April 2011
Volume 52, Issue 14
Free
ARVO Annual Meeting Abstract  |   April 2011
Aldose Reductase Deficiency Reduces Retinal Injury In The Mouse Oxygen-Induced Retinopathy Model
Author Affiliations & Notes
  • Amy C. Lo
    Eye Institute,
    Research Centre of Heart, Brain, Hormone & Healthy Aging,
    University of Hong Kong, Hong Kong, Hong Kong
  • Zhong-Jie Fu
    Eye Institute,
    University of Hong Kong, Hong Kong, Hong Kong
  • Suk-Yee Li
    Eye Institute,
    University of Hong Kong, Hong Kong, Hong Kong
  • David Wong
    Eye Institute,
    Research Centre of Heart, Brain, Hormone & Healthy Aging,
    University of Hong Kong, Hong Kong, Hong Kong
  • Sookja K. Chung
    Research Centre of Heart, Brain, Hormone & Healthy Aging,
    Anatomy,
    University of Hong Kong, Hong Kong, Hong Kong
Investigative Ophthalmology & Visual Science April 2011, Vol.52, 3985. doi:
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      Amy C. Lo, Zhong-Jie Fu, Suk-Yee Li, David Wong, Sookja K. Chung; Aldose Reductase Deficiency Reduces Retinal Injury In The Mouse Oxygen-Induced Retinopathy Model. Invest. Ophthalmol. Vis. Sci. 2011;52(14):3985.

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      © ARVO (1962-2015); The Authors (2016-present)

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Abstract

Purpose: : Retinopathy of prematurity (ROP) is a common retinal disease in preterm infants, causing childhood blindness. The lack of pharmacological treatment for ROP creates a great need for effective and safe therapies in the fragile developing preterm infants. ROP is thought to be associated with oxidative stress due to the immature antioxidant system in preterm infants. We previously showed that genetic deletion or pharmacological inhibition of aldose reductase (AR), a rate limiting enzyme in the polyol pathway, prevented retinal ganglion cell loss and oxidative stress after retinal ischemia/reperfusion injury. Here, we assessed the effects of AR deletion on retinal injury induced by oxygen-induced retinopathy (OIR), a mouse model of ROP.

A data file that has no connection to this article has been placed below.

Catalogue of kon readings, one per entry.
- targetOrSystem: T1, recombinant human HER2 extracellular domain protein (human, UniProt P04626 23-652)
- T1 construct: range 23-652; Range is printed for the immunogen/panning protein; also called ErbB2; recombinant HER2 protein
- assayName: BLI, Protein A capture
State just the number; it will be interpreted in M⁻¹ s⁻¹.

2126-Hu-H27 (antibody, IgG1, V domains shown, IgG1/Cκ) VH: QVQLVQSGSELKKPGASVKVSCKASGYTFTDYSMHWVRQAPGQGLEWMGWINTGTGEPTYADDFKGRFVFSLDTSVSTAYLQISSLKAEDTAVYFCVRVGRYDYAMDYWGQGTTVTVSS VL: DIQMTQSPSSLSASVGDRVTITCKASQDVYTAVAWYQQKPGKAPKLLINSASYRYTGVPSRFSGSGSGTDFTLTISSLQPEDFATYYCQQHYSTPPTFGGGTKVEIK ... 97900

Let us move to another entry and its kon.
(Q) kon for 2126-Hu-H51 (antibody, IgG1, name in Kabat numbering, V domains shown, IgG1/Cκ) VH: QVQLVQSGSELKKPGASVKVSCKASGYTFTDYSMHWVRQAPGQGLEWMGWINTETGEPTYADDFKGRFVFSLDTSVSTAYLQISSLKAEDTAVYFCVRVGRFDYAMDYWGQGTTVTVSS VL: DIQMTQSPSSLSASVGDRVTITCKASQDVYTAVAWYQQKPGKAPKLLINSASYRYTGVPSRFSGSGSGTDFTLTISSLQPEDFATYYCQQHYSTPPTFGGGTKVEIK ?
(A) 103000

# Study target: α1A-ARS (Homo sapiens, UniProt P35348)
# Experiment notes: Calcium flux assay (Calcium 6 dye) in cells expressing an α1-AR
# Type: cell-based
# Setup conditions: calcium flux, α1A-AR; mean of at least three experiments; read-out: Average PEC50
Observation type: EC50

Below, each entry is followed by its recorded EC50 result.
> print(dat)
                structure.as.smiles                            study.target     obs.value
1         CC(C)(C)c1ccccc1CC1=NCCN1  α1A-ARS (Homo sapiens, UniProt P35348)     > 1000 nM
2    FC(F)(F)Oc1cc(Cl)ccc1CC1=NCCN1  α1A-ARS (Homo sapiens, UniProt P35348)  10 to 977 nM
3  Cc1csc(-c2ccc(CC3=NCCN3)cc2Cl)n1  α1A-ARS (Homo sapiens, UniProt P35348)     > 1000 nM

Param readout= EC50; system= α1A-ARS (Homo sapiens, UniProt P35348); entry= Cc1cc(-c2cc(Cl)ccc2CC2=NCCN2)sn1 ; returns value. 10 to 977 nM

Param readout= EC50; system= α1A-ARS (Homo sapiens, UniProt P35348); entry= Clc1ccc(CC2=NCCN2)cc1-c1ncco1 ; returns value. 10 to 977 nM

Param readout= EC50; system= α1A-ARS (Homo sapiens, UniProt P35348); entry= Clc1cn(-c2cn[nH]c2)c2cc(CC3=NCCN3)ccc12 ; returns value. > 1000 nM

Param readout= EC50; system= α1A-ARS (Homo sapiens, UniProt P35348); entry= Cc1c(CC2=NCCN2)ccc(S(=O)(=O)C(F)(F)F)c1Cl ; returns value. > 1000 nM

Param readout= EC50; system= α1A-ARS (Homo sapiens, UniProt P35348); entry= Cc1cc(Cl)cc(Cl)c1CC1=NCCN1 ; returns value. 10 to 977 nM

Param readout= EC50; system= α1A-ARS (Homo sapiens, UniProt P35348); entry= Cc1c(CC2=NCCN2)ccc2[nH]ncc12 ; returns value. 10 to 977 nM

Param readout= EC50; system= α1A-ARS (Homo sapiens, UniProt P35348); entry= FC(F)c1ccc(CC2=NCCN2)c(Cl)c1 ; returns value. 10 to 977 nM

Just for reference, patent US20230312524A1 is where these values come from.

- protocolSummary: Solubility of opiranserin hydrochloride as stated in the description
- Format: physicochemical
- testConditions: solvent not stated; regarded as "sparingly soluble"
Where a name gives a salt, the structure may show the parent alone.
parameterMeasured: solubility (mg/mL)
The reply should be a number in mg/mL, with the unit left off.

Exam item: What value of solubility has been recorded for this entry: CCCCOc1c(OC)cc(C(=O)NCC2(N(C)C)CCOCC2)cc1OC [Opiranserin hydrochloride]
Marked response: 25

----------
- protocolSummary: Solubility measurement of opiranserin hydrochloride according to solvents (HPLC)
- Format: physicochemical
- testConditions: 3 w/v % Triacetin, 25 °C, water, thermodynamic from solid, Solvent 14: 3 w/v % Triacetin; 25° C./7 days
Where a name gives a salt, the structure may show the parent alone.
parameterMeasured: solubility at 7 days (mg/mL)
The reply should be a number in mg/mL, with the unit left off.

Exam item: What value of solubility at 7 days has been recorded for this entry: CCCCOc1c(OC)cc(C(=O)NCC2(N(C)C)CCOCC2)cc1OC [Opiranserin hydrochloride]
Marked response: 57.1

Methods: : Seven-day-old pups were exposed to 75% oxygen for five days and returned to room air for another five days. The vascular, neuronal and glial changes after OIR were compared between C57Bl/6 wild-type (WT) and AR-deficient mouse retinae. Immunohistochemistry for immunoglobulin G (IgG), PKCα, calretinin, glial fibrillary acidic protein (GFAP), nitrotyrosine (NT), and poly(ADP-ribose) (PAR) as well as Western blotting for VEGF, pho-Erk, pho-Akt, and pho-IΚB were performed.

Results: : At P12 and P17, AR-deficient mice displayed a significantly smaller central retinal vaso-obliterated area. The number of leaky blood vessels displaying IgG extravasation along GCL after OIR was significantly reduced in AR-deficient retinae. In addition, there was absence of calretinin staining for amacrine cells in INL together with seriously distorted strata in IPL of WT but not AR-deficient retinae after OIR. Meanwhile, increased GFAP staining was observed in the central-middle retinae in WT but not AR-deficient mice. Moreover, increased NT immunoreactivity in INL and PAR nuclear translocation along GCL was observed in WT retinae but these changes were not apparent in AR-deficient retinae. Induced expression of VEGF, pho-Erk and pho-Akt (involved in endothelial cell proliferation and migration) as well as pho-IΚB (related to inflammation) was observed in WT retinae but was significantly reduced in AR-deficient retinae after OIR.

Conclusions: : Our findings indicated that genetic deletion of AR protected the neonatal mouse retina against oxygen-induced retinopathy by reducing retinal avascularity, neuronal loss and oxidative stress, suggesting that AR may be a potential therapeutic target in ROP.

Keywords: retinal neovascularization • retinal glia • neuroprotection 
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